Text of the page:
The Authority of Authenticity


The people were amazed at his teaching, because he taught them as one who had authority, not as the teachers of the law. (Mark 1:27)


I want my life to have meaning and my words to have impact.  “Greater works than these shall we do,” promises Jesus. What is my greater work?


Jesus had a presence that caused others to stop, look, and listen to what he was saying. I believe one of the critical qualities that bolstered Jesus’ personal power was his authenticity. Jesus was genuine. You may not have liked what he was saying; however, I believe you would have been compelled to wrestle with what he said. Grappling with truth does not guarantee following it. Like many, you might have chosen to deny and dismiss what he said.


Jesus’ parable of the soils (Mt. 13) teaches that the seeds of truth often don’t fall on good soil and bear fruit.  Truth sown does not guarantee truth grown. It is not sufficient to simply sow seeds of truth—the truth sown needs to be watered, fertilized, and cultivated. Listening and digesting truth requires intention and courage. It demands character to be willing to be disturbed by the gap between where you are and where you want to be. It takes faith to live in the not knowing—to refuse the comfort felt when we hide behind the façade of certainty.


Jesus radiated the penetrating property of unconflicted truth spoken from a heart of integrity. Jesus was all in, sold out, and absolutely dedicated to living the message he preached. His message was truth and his life was about love; loving his Father and loving each of us. Jesus knew there could be no love without truth. His words were truth spoken in love. His truth satisfied the hunger of a heart longing for love and authenticity.


Jesus also understood that to grow we much know the truth about ourselves; however, maybe the most important element to growth was the context in which the truth was shared. The ideal conditions for growth are authentic relationships. It is the living and being together moment-by-moment that promotes to the seeds of truth sown finding their way to the good soil. The transforming power is in our authenticity lived out existentially—moment by moment in the here and now of life.


Who are you, really? What do you feel so passionate about that you are willing to take a stand for? How often do you give in to the urge to conform instead of express your truest self? Too often we alter personas or positions, like a chameleon switches colors, attempting to blend in with our environment. We give in to being spectators instead of prophets—those who hide out in the stands don’t run the risk of getting hurt in the game.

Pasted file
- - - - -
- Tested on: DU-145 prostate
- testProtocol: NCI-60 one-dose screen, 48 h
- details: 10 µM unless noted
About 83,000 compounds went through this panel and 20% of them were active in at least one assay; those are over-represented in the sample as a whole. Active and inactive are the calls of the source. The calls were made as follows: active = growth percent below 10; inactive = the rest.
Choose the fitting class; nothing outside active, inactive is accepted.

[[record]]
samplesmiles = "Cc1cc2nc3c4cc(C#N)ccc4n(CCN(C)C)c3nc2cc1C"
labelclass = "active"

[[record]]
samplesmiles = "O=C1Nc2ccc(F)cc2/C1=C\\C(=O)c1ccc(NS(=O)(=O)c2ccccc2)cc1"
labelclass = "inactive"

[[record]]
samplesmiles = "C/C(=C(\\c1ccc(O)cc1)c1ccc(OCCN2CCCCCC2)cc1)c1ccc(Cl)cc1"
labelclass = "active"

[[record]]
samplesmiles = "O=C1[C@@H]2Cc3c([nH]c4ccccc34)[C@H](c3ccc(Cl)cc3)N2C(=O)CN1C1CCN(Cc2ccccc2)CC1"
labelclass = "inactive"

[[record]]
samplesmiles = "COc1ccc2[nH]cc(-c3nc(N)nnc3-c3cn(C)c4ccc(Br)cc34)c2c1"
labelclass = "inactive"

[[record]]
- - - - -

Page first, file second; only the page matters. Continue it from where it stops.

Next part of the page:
We all fear rejection and want to fit in and at times do everything possible to avoid standing out and risking being seen. We are all tempted to take the shortcut of conformity rather than risk the rejection that may come when we tell the truth. Many of us numb our aliveness so that we don’t risk thinking outside the box. We don’t want to admit having any seditious thoughts that would disturb the guardians of the status quo.


Patricia Raybon speaks of her struggle with being authentic in her book, My First White Friend: Confessions on Race, Love and Forgiveness. Raybon writes, “So my hair was ironed and my speech was clipped and my manners were bound and chaste and perfect. Thus I was comfortable to them—but a stranger to myself. That “self” was pushed so far down behind my façade she had nearly perished, suffocated under the weight of my duplicity.”


I identify so strongly with her desperate hunger to fit in that was waging war with her need to be genuine and live true to herself. The cost of conformity is that we become strangers to ourselves. We end up forgetting who we really are because we are so accustomed to being our adapted self. Our false self, that social chameleon, lives at the level of survival, striving simply to fit in.


How many of us feel with Patricia, that we are being crushed under the weight of our duplicity? Hearing the word duplicity gives me an ache in my soul. I am painfully aware of how two-faced I am. Too often I choose the path of comfort and safety instead of choosing courageously to live in integrity and express what is true for me


It is time for you to come out. Discover the authentic you. Experience what you feel and express what you believe—affirm what is true for you in the moment. We all need to uncover what is most true about us and sow our seeds broadly. Strive for authenticity in pursuit of integrity. Choose to engage authentically as you live in community. When you are living authentically and expressing responsibly you will be agents of transformation.





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Published: 24.09.2011 / 12:00 PM

Category: Grappling with God,Relationships,Spiritual Growth

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